And yet the most important thing we have is our ability to draw from this history not so much technique and style and taste and all of the cosmetic elements of the gastronomic experience but the bottom line here is justice.  Justice to them, justice for ourselves and our neighbors and justice to future generations.  In a time when our multicultural discourse is more war than discourse we owe it to ourselves to pursue a cuisine, a gastronomic exploration based on justice, on fairness to the people of the past, respect for those here now, and concern and empathy for those to come.  We have to summon our best selves in this work, acknowledge our failings.  There is nothing that the American table cannot express, cannot articulate or clarify and it is our journey through this history, to understand, comprehend and make reconciliation that will be our cause for generations to come.

I want us to feel good about the country we can become if our demons are faced, I want us to rejoice not so much in America the legendary but in America, the purposeful and directed attempt to repair the world. I want a South that hungers not for statues but for souls at peace. Or country will and dies depend on us for a lasting justice. We are at this hour depending on ourselves and our knowledge of the past for a new glimpses of what we can be as a family of humans bound by a history with tangled roots leading to luxurious possibilities.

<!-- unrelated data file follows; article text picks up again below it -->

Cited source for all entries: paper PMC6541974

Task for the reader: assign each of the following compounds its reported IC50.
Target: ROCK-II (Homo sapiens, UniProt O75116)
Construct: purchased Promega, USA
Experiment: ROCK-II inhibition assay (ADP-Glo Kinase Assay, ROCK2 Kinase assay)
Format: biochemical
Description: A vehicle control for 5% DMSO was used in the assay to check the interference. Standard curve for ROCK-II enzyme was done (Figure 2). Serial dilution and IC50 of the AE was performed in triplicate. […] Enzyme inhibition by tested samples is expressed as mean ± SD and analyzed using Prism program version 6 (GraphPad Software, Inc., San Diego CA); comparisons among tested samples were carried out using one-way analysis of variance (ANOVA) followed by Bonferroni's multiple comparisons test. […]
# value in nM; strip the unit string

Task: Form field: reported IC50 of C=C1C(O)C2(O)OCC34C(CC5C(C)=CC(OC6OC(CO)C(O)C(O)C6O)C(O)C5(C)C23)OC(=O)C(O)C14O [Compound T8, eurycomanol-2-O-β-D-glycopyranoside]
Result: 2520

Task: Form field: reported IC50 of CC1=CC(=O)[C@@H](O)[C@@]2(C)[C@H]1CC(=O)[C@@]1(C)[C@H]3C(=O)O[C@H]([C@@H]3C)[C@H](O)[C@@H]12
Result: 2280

Thank you.

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2 comments on “The Text of the Jacques Pepin Lecture at Boston University 

  1. Really enjoyed the book. I really appreciate the generosity of spirit you show, despite that same spirit often not being shown to you. I hope to write a review on my website after I’ve tried to cook at least one of the recipes.

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  2. Andy Blair

    Thank you Michael. As always I learn something and am inspired to taste new things when I read your post. I write as a middle-aged, middle class, white , cisgender male Presbyterian pastor and Texas native. Mazel Tov, Shalom, Good Shabbes and God bless you and your work. You are building bridges .